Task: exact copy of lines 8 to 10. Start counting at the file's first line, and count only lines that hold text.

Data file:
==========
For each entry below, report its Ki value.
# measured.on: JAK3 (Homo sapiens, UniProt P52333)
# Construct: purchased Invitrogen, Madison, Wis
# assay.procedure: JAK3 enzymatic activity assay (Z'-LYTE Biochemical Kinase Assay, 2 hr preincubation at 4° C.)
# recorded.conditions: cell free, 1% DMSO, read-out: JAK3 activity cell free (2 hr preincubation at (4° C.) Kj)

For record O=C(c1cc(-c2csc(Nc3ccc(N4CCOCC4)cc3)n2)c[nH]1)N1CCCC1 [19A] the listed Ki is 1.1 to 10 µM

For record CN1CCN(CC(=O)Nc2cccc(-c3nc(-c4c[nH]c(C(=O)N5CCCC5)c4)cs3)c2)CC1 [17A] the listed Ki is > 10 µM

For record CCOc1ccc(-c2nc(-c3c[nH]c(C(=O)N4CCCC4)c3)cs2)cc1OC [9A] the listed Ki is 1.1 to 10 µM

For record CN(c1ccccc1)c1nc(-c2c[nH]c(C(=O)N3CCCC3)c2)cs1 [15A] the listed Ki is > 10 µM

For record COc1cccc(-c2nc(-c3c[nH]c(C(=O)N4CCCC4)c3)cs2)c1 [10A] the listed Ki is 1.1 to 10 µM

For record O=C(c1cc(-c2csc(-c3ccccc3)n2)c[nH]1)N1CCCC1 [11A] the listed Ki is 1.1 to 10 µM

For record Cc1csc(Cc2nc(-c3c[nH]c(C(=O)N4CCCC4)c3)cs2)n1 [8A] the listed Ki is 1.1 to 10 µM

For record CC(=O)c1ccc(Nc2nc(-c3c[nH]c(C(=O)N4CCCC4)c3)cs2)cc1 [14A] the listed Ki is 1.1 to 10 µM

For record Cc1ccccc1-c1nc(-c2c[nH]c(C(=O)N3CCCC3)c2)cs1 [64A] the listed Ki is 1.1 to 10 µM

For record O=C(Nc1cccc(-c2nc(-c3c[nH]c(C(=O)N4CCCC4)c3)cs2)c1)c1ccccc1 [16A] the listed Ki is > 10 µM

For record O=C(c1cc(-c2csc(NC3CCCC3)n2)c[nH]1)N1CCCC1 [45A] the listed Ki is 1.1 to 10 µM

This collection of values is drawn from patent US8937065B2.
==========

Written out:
For record CCOc1ccc(-c2nc(-c3c[nH]c(C(=O)N4CCCC4)c3)cs2)cc1OC [9A] the listed Ki is 1.1 to 10 µM

For record CN(c1ccccc1)c1nc(-c2c[nH]c(C(=O)N3CCCC3)c2)cs1 [15A] the listed Ki is > 10 µM

For record COc1cccc(-c2nc(-c3c[nH]c(C(=O)N4CCCC4)c3)cs2)c1 [10A] the listed Ki is 1.1 to 10 µM